Thursday, 23 May 2019

Research says that kitchen towels can cause food poisoning


Image for illustrationImage for illustration -  Recently,  researchers says the humble kitchen towels used for multi-purpose tasks on  your households have potential risk of bacteria that cause food poisoning.

For the study, presented at the annual meeting of the American Society for Microbiology in Georgia, the team collected total of 100 kitchen towels after one month of use.

 Out of these 49 per cent had bacterial growth which increased in number with extended family, presence on children and increasing family size. Out of these 49 samples positive for bacterial growth, 36.7 per cent grew coliforms, 36.7 per cent Enterococcus spp and 14.3 per cent S. aureus.

Lead author Susheela D. Biranjia-Hurdoyal, senior lecturer, at the University of Mauritius told as quoted from TOI on Thursday, June 14 2018 told that the findings showed that the towels used for wiping utensils, drying hands, holding hot utensils, wiping/cleaning surfaces, had a higher bacterial count.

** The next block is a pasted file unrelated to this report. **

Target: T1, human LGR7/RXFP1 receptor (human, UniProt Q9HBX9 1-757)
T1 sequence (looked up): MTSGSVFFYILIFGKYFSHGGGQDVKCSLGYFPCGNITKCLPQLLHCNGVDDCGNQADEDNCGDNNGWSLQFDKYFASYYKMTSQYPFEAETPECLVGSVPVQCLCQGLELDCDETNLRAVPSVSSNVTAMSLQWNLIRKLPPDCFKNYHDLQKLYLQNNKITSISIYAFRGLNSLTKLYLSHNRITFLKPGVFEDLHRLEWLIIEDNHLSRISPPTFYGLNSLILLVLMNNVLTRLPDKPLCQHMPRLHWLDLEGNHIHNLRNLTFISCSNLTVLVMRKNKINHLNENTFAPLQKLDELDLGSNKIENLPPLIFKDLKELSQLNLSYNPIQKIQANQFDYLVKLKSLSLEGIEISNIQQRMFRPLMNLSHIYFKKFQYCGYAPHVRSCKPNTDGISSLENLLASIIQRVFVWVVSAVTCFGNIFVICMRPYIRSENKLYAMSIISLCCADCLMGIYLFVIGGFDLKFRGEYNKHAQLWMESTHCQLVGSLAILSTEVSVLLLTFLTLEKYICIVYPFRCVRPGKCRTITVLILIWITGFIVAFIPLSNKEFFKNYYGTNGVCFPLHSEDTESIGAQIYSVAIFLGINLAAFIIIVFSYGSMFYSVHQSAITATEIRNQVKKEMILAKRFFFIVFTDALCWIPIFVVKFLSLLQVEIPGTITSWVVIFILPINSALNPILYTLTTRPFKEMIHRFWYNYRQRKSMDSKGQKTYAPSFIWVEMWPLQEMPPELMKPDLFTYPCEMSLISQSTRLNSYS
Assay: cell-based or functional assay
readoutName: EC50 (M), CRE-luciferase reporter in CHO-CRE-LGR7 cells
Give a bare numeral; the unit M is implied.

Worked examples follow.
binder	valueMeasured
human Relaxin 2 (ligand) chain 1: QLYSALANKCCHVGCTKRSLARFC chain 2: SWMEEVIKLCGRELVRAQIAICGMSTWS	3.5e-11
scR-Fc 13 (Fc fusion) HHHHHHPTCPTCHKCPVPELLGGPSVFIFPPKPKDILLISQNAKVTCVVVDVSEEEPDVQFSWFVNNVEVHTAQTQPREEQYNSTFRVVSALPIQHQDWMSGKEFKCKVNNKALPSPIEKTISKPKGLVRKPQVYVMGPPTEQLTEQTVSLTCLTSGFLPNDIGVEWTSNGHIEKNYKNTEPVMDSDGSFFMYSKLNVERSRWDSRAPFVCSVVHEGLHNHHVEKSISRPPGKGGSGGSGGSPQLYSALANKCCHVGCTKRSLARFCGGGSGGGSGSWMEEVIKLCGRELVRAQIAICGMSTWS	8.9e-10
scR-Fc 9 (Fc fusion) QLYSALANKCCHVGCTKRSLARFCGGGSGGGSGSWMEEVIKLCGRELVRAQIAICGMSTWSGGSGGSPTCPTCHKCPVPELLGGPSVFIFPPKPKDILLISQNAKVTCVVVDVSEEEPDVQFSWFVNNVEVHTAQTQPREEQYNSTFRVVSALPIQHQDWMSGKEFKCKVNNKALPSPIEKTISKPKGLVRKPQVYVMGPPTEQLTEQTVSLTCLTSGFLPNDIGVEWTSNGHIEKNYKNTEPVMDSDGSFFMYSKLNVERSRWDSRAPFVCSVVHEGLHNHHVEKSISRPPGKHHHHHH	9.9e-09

And she told that coliforms (Escherichia coli) was found to be higher in humid towels and multipurpose towels. 

The presence of  the kitchen towels indicates that they could be responsible for cross-contamination in the kitchen and could lead to food poisoning.

Hurdoyal said, "Our study demonstrates that the family composition and hygienic practices in the kitchen affected the microbial load of kitchen towels."

"We also found that diet, type of use and moist kitchen towels could be very important in promoting the growth of potential pathogens responsible for food poisoning," she added. 

Escherichia coli is a normal flora of human intestine and it is released in large numbers in human feces.

The presence of Escherichia coli indicates possible fecal contamination and lack of hygiene practices. 

"Humid towels and multipurpose usage of kitchen towels should be discouraged. Bigger families with children and elderly members should be especially vigilant to hygiene in the kitchen," Biranjia-Hurdoyal suggested.




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